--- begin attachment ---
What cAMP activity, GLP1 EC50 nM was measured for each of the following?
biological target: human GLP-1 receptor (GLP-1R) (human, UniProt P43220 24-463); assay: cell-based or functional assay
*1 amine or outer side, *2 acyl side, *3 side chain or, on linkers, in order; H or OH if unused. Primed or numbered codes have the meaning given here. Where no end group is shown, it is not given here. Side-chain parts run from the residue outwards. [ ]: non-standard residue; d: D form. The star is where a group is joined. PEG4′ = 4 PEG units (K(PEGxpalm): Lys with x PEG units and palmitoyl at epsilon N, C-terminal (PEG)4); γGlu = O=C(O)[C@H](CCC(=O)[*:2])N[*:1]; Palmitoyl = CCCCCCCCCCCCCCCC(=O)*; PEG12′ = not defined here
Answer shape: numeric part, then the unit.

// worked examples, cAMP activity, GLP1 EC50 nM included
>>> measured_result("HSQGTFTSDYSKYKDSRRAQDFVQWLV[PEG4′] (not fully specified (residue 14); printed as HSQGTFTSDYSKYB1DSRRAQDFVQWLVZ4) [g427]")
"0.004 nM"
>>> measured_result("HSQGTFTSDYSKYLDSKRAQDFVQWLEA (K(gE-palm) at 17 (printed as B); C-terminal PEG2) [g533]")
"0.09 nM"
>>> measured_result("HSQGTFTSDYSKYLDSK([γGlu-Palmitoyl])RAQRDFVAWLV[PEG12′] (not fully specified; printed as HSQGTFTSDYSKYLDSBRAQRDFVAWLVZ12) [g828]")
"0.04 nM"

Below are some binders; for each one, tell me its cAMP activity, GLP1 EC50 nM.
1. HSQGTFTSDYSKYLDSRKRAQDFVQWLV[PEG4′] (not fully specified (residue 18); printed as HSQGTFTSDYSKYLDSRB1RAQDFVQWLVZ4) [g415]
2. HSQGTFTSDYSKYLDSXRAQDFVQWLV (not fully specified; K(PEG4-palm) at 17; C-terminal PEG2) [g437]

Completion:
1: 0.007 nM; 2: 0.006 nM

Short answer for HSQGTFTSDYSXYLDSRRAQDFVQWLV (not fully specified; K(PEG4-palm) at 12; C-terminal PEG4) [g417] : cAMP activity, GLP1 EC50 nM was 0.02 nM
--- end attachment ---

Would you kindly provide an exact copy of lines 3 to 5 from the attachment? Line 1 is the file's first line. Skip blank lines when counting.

*1 amine or outer side, *2 acyl side, *3 side chain or, on linkers, in order; H or OH if unused. Primed or numbered codes have the meaning given here. Where no end group is shown, it is not given here. Side-chain parts run from the residue outwards. [ ]: non-standard residue; d: D form. The star is where a group is joined. PEG4′ = 4 PEG units (K(PEGxpalm): Lys with x PEG units and palmitoyl at epsilon N, C-terminal (PEG)4); γGlu = O=C(O)[C@H](CCC(=O)[*:2])N[*:1]; Palmitoyl = CCCCCCCCCCCCCCCC(=O)*; PEG12′ = not defined here
Answer shape: numeric part, then the unit.

// worked examples, cAMP activity, GLP1 EC50 nM included